The question of representation is raised at the beginning of the film. Chahine tells a group of students from the Film Institute that he has received a fax from France asking him to do a film on Cairo. “What do you think they expect?” he asks. The answers are: belly dancing in the Palmyra cabaret, the Pyramids and camels, a felucca sailing on the Nile, the bazaar. As the students list their suggestions, a succession of those expected images, done in the expected styles (cinema verite, nouvelle vague, social realism), accompany the students’ comments and their laughter, as they reveal their appreciation of the irony of these images. For example, one montage presents, in surreal forms, the stock metaphor for the problem of overcrowding: children in pajamas playing with a cardboard skeleton in the city of the dead.
The film, however, makes no concessions. Crowding might signify a demographic problem to some people, but as Raymond Baker sensitively notes, Chahine’s image of the three sleeping children sharing a bed in the “I love Cairo” scene “challenges the dehumanizing and heartless mantra of overpopulation, self-righteously and one-sidedly pronounced by the profligate squanderers of the world’s resources and responds politically to a world that stigmatizes the children of the poor as the source of the world’s ills.” 
Chahine’s “humanizing” touch extends to his treatment of the predicament of space which most Egyptians experience. For example, a newlywed couple in a tiny flat are descended upon by the young man’s brother, who has come (with his wife, four children, television and bundles of clothing) from the village to find a job. A curtain is erected in the one room flat to create two separate spaces; the young couple make love to the sounds of the soccer game the brother is watching on television as his wife attempts to put three of the children to sleep. This scene, like several others in the film, juxtaposes erotic pleasure and family values in entirely natural, sympathetic ways.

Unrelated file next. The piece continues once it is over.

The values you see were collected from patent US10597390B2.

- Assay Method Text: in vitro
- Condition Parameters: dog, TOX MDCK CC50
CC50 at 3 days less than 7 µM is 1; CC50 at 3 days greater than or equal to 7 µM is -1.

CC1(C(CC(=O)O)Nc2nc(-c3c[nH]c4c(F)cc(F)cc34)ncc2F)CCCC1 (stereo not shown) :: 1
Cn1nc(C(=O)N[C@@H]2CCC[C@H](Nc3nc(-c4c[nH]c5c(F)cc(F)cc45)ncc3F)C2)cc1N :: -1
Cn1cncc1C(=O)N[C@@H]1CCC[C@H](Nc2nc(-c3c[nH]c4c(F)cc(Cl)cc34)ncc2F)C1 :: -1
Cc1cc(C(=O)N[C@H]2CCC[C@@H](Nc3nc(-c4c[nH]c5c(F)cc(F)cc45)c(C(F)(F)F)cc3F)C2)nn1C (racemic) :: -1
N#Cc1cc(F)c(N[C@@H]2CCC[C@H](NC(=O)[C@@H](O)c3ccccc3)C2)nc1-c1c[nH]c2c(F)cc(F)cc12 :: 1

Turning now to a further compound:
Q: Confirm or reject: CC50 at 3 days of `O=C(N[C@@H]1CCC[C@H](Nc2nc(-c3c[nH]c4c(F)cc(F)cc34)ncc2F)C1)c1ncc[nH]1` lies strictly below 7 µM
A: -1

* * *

Elsewhere, Chahine’s film restores human content to a religion often depicted as either puritanical or intrinsically fundamentalist. In a crowded city, people will sometimes have to pray in the street. During one such scene in the film, the camera zooms to the collection of shoes, shed for prayer, each a different size, shape and footprint. Unlike images often pushed by the Western media of Muslim prayer as engineered and fascistic in its appeal, Chahine’s sensitive camera allows the praying men’s shoes to testify to their different walks of life.
In the same scene a woman with her face covered, leaving only eyes exposed, wanders over to look at a ladies’ shoe shop display. Close up on her eyes: They are warm, sensual, individual, belonging to someone who has her own dreams, fantasies and opinions, certainly not the puritanical life-denying stereotype constructed by secularists across the “East/West” divide.